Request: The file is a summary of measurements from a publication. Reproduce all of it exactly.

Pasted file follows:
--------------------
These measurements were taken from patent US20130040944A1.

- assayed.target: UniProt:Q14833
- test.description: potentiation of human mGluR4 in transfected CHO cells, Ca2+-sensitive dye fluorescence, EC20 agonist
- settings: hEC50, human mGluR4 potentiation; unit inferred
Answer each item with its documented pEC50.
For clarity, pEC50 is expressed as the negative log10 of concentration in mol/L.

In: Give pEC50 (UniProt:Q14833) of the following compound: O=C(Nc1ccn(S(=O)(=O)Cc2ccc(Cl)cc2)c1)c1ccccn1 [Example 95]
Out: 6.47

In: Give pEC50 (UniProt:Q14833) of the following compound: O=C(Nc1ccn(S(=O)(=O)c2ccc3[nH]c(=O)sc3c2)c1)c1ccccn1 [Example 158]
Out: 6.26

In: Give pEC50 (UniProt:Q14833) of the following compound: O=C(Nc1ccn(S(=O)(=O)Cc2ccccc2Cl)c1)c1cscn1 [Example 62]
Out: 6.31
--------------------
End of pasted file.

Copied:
These measurements were taken from patent US20130040944A1.

- assayed.target: UniProt:Q14833
- test.description: potentiation of human mGluR4 in transfected CHO cells, Ca2+-sensitive dye fluorescence, EC20 agonist
- settings: hEC50, human mGluR4 potentiation; unit inferred
Answer each item with its documented pEC50.
For clarity, pEC50 is expressed as the negative log10 of concentration in mol/L.

In: Give pEC50 (UniProt:Q14833) of the following compound: O=C(Nc1ccn(S(=O)(=O)Cc2ccc(Cl)cc2)c1)c1ccccn1 [Example 95]
Out: 6.47

In: Give pEC50 (UniProt:Q14833) of the following compound: O=C(Nc1ccn(S(=O)(=O)c2ccc3[nH]c(=O)sc3c2)c1)c1ccccn1 [Example 158]
Out: 6.26

In: Give pEC50 (UniProt:Q14833) of the following compound: O=C(Nc1ccn(S(=O)(=O)Cc2ccccc2Cl)c1)c1cscn1 [Example 62]
Out: 6.31